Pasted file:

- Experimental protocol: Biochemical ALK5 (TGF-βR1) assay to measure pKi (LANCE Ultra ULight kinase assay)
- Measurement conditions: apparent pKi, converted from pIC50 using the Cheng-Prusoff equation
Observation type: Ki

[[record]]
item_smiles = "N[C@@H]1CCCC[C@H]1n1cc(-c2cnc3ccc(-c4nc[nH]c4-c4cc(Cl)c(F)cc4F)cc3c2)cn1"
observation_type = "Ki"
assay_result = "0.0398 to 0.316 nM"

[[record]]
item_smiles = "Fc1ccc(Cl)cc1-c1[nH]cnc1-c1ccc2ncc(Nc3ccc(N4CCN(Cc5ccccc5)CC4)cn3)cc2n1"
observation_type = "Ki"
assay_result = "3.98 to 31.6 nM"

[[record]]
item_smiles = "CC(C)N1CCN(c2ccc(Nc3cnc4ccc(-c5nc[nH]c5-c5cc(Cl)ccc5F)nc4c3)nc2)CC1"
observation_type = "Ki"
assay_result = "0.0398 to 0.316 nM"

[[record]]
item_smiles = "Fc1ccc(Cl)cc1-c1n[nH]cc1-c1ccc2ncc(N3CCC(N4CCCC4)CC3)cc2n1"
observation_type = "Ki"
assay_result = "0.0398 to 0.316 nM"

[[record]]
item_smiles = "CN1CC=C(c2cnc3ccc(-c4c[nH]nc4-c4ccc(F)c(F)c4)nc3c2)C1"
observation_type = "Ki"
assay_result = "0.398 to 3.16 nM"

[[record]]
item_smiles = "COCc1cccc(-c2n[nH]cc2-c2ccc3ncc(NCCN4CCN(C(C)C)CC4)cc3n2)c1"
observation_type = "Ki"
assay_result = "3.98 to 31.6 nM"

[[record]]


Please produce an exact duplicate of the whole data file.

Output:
- Experimental protocol: Biochemical ALK5 (TGF-βR1) assay to measure pKi (LANCE Ultra ULight kinase assay)
- Measurement conditions: apparent pKi, converted from pIC50 using the Cheng-Prusoff equation
Observation type: Ki

[[record]]
item_smiles = "N[C@@H]1CCCC[C@H]1n1cc(-c2cnc3ccc(-c4nc[nH]c4-c4cc(Cl)c(F)cc4F)cc3c2)cn1"
observation_type = "Ki"
assay_result = "0.0398 to 0.316 nM"

[[record]]
item_smiles = "Fc1ccc(Cl)cc1-c1[nH]cnc1-c1ccc2ncc(Nc3ccc(N4CCN(Cc5ccccc5)CC4)cn3)cc2n1"
observation_type = "Ki"
assay_result = "3.98 to 31.6 nM"

[[record]]
item_smiles = "CC(C)N1CCN(c2ccc(Nc3cnc4ccc(-c5nc[nH]c5-c5cc(Cl)ccc5F)nc4c3)nc2)CC1"
observation_type = "Ki"
assay_result = "0.0398 to 0.316 nM"

[[record]]
item_smiles = "Fc1ccc(Cl)cc1-c1n[nH]cc1-c1ccc2ncc(N3CCC(N4CCCC4)CC3)cc2n1"
observation_type = "Ki"
assay_result = "0.0398 to 0.316 nM"

[[record]]
item_smiles = "CN1CC=C(c2cnc3ccc(-c4c[nH]nc4-c4ccc(F)c(F)c4)nc3c2)C1"
observation_type = "Ki"
assay_result = "0.398 to 3.16 nM"

[[record]]
item_smiles = "COCc1cccc(-c2n[nH]cc2-c2ccc3ncc(NCCN4CCN(C(C)C)CC4)cc3n2)c1"
observation_type = "Ki"
assay_result = "3.98 to 31.6 nM"

[[record]]